7 Deadly Sins of Digital Exclusion in the time of Corona

Our members asked us to work with them to highlight Digital Exclusion, and how it impacts on the most marginalised, excluded and impoverished.

Many of the communities and intersectional people who are most digitally excluded are also those most at risk of Covid 19; older people, disabled people, people who are homeless or in insecure housing, those in prison, detention and ex-offenders, people with insecure immigration status, or you speak English as an additional language, those who may move around like Gypsy, Roma and Traveller and refugee communities and many other excluded Londoners.

Reasonable adjustments, changes made so disabled people are able to overcome the barriers that disable us, are an anticipatory statutory duty. This means public servants must be prepared for what disabled people need before they are asked.

In terms of public health, emergency and pandemic plans and delivery this means local and central Government have to be able to communicate these important messages offline, in BSL, Easy Read etc., so their health, safety and rights are protected. Try using our briefing on 7 Deadly Sins of Digital Exclusion to help statutory services better understand their duties and so they can find practical ways to meet their obligations.

This global pandemic, that highlights the inequalities and intersectional discrimination HEAR members challenge every day, gives us opportunities to come together virtually and take advantage of ‘new technology’ to involve everyone in the digital revolution. For example:

  • Learn how, try out and practice working and socialising virtually and share your experiences with one another
    Digital doyennes Superhighways have already helped loads of London VCS get working remotely safely and they’ve turned some of their expertise into helpful hacks and are sharing other good practice and an important survey to feed into Charity Digital Skills Report complete the 2020 survey by 3 April. They will continue to update and skill up the sector so sign up to their or our mailings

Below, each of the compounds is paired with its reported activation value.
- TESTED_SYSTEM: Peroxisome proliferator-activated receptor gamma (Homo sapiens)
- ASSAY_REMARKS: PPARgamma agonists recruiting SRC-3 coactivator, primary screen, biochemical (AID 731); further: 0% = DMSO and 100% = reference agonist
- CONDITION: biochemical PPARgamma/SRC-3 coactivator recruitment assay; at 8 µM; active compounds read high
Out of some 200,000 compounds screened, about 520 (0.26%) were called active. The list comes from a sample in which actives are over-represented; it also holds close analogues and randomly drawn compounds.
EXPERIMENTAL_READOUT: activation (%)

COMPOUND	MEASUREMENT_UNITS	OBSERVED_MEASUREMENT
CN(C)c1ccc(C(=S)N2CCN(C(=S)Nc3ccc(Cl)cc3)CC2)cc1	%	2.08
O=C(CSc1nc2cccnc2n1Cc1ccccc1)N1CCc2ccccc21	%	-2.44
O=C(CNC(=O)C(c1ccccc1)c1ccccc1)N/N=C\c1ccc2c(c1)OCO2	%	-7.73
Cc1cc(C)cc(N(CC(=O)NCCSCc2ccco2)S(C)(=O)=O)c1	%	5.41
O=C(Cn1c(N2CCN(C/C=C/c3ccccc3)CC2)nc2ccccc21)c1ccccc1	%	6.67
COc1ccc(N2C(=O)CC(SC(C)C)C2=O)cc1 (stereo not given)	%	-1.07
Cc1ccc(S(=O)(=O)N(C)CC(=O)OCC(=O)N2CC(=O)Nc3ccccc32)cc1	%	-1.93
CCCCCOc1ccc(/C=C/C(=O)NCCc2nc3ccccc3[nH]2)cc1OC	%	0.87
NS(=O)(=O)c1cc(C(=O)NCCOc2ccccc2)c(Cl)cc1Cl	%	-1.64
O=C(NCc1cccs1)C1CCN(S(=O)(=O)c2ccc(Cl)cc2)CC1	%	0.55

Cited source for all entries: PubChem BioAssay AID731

• Encourage and support digitally excluded to get online
    We want to hear about how to get digitally excluded people and organisations online. Skills sharing, content creation and curation, overcoming risk and privacy fears to get intersectional Londoners digital during this emergency and before
  • Use social and other new media to create solidarity and raise the voices of the excluded
    A number of HEAR members have been using social media to highlight disimcriminatory policy and practice during the Corona crisis. Some have got some wins, others are still working, so let’s support one anothers campaigns and highlight User-Led and Expert by Experience voices like Disabled campaigners, Homeless experts and GRT run organisations. If you’ve got a campaign needing pan-equality solidarity get us to include it in our bulletins and on social media email Nothing About Us Without Us!

We had planned to run a series fo events to publicise our members #DigitalExclusion work. We will now use some of the budget to pay members to write up casestudies, good practice, learning and lessons about overcoming digital exclusion. More details to follow but email mhairi@HEARequality.org.uk to express an interest and to find out more, or via www.tinyurl.com/HEARDE.

Page 1/2 of HEAR briefing 7 Deadly Sins of Digital Exclusion full pdf available via www.tinyurl.com/HEARDE or email mhairi@HEARequality.org.uk for accessible versions
Page 2/2 of HEAR briefing 7 Deadly Sins of Digital Exclusion. The second page "1st steps in inlcuding us in the digital revolution" gives 7 hacks to helping end digital exclusion like user-centred design, providing 'in real like alternatives' (IRL alts), capitalising websites and hashtags and not directing people to your website when they call you or come to the office